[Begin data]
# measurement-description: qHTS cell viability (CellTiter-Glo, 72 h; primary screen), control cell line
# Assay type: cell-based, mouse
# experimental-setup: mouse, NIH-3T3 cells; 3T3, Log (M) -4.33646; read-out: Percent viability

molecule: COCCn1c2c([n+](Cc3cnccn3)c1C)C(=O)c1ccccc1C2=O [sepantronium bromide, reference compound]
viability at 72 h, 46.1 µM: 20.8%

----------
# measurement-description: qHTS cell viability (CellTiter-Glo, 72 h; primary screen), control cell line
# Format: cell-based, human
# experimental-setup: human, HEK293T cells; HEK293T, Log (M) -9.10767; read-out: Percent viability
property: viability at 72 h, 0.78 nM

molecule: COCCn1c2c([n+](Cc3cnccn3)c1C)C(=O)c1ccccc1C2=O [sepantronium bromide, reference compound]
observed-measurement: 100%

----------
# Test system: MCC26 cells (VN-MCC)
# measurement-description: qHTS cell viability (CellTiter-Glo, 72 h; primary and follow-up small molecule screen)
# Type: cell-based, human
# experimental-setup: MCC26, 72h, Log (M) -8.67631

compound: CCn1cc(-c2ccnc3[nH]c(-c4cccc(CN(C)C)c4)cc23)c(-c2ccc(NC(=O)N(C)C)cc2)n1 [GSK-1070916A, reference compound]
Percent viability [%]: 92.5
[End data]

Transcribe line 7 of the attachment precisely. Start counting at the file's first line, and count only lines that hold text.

# measurement-description: qHTS cell viability (CellTiter-Glo, 72 h; primary screen), control cell line